Among mammals it is the primates that offer us the invaluable opportunity to compare ourselves with a species that is very similar to ourselves genetically. Time and again characteristics found in the lives of monkeys and apes have also been teased out of the history of human behavior. Our ways of war are not wholly dissimilar to those of the chimpanzees and our ways of love not wholly dissimilar to those of the Bonobos – not to mention the pecking order hierarchy, alpha males, postures of submission and dominance and the whole host of other deeply rooted behaviors the evolutionary psychologists are busy researching.
This lends poignancy to the rather cruel experiments of Dr. Harry Harlow in the 1950s on the mother-child bond found among primates. At this time the common consensus in the West was that physical contact between mothers and their children would spoil them, leading to stunted development and debilitating character flaws. Against this sterile doctrine Dr. Harlow demonstrated that the physical contacts between mother and infant are absolutely essential for the proper development of the young. The role of “contact comfort” was given scientific standing.
He worked with Rhesus macaques in a number of experiments designed to investigate the mother-child bond. His most (in)famous is the surrogate mother series. By constructing surrogate mothers out of wire and wood he was able to discover a need for tactile contact much stronger than anyone had previously suspected. In the basic surrogate mother experiment an infant is removed from his or her mother at birth and placed in the vicinity of models of monkey mothers constructed out of wire and wood. They found that each monkey recognized and showed preference for their own model, quickly learning to recognize its distinguishing features from all the others.
In one experiment some of the model mothers were covered in cloth and others were not. Inevitably the cloth covered ones were the ones the infants clung to. Taking this experiment one step farther they then added a bottle of food to the model without cloth yet still the monkey infant would cling to the model with the cloth, only visiting the other to quickly eat. Basically, science was able to prove that there is much more going on in the mammalian mother-child bond than just a sharing of milk.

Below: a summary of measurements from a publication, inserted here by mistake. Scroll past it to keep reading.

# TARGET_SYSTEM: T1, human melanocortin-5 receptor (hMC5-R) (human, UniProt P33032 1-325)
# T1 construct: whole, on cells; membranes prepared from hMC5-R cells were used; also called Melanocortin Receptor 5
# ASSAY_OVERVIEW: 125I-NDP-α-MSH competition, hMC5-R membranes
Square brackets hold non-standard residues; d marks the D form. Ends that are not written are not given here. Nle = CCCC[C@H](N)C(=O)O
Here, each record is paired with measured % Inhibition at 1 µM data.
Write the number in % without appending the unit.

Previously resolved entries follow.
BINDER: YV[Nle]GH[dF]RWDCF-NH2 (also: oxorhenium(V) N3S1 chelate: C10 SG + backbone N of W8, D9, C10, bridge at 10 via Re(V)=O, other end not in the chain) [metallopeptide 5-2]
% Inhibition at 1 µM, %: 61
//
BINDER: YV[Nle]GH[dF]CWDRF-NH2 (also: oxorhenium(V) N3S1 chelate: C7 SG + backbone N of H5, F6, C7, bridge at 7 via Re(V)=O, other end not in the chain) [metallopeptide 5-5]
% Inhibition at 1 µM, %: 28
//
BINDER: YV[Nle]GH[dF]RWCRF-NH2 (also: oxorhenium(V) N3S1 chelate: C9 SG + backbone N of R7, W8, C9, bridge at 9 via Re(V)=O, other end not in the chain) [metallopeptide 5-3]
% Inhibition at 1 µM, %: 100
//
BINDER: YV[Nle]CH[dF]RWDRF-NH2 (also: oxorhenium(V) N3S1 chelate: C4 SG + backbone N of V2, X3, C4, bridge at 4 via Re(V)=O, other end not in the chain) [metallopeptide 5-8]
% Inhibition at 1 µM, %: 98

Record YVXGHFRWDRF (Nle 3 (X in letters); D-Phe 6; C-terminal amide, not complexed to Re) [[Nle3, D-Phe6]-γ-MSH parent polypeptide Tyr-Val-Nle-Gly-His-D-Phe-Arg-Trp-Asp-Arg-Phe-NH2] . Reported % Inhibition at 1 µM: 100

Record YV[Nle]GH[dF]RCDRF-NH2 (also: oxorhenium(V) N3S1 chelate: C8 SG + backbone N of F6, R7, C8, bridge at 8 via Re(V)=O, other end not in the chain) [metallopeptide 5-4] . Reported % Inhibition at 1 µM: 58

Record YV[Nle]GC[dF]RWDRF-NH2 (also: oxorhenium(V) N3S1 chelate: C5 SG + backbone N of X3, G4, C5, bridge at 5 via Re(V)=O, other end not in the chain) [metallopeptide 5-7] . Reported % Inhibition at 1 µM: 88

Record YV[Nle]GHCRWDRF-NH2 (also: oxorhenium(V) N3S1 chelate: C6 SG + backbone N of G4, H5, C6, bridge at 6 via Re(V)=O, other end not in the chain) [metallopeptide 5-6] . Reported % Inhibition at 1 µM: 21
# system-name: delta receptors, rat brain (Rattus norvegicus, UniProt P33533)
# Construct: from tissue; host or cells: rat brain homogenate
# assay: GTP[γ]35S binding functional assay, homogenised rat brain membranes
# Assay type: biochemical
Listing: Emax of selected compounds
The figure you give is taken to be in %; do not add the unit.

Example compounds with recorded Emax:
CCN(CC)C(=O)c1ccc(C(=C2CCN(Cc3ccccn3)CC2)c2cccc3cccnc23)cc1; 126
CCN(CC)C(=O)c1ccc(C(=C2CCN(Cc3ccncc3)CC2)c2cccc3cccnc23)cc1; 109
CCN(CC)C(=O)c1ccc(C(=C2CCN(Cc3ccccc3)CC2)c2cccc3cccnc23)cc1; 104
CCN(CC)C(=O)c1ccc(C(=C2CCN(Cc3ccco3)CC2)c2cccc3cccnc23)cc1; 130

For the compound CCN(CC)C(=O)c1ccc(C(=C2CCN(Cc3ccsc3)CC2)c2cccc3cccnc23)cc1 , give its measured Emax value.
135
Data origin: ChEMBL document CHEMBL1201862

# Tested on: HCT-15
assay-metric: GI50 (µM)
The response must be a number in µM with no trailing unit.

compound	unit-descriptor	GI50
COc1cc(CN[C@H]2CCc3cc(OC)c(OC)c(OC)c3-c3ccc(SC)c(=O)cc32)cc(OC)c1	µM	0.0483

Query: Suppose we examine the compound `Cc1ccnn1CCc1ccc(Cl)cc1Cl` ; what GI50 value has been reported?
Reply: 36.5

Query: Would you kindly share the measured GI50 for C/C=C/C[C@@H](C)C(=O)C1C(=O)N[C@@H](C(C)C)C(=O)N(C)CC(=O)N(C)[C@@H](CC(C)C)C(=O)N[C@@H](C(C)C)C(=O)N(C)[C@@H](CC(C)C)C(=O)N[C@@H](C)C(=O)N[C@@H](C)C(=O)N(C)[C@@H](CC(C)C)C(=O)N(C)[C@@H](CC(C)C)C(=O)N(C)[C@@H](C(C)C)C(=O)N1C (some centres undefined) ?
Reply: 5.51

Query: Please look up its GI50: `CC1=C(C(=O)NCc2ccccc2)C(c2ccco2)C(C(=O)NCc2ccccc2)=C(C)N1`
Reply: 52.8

The experiments continued to investigate the differences between behaviors of monkeys that had access to their surrogate mothers and those that did not. In one setup the infants were placed in an environment populated with new and unknown objects. The monkeys who could embrace the mother were much more likely to eventually wander in an exploratory mode, curiously investigating the new environmental features. The monkeys without the mother surrogates tended to cower unmoving, sucking their thumbs. A similar finding occurred when a fear inducing stimulus was presented.
These different responses were not only found in the behaviors but also were reflected in the physiology of the infants. Those without access to the cloth covered surrogate mothers frequently had diarrhea and other signs of poor digestion which has been attributed to the psychological stress of lacking “contact comfort.”
At a time when behaviorism was the dominate psychological theory these were explosive findings. The behaviorists dismissed the effects of emotions, for them the mother-child bond was just the result of being fed. Pavlov’s dogs were their paradigmatic experiment; feeding and starvation were their keys to understanding and controlling behavior. Now here comes along measurable proof that mammals are not quite so overly mechanical after all. This war of ideas was not lost on Dr. Harlow who first presented his findings at the sixty-sixth Annual Convention of the American Psychological Association on August 31, 1958. He entitled his address “The Nature of Love.”
It was also in the 1950s that the molecular structure of oxytocin was mapped. This magical chemical, both a hormone influencing the brain through the blood stream and a neurotransmitter, was considered the pregnancy drug because it induces or augments labor and is produced during nursing. With the discovery of oxytocin receptors in the brain and heart as well as in the uterus an expanded research program was started. Today oxytocin is recognized as a major player in the chemistry of the brain. It is associated with social bonding in a number of forms, including the most intimate bonding of all; levels of oxytocin peak during orgasm in both men and women. Its molecular structure was mapped in 1953 by Vincent du Vigneaud who received the Nobel Prize in Chemistry for this work in 1955. Although it would be decades before biochemistry fully replaced the cruder material reductionism of the behaviorist, the same mechanical dismissal of the power of love as nothing more than an illusion among robots is not hard to find. As if because love is as real as chemicals, it is somehow less real in fact.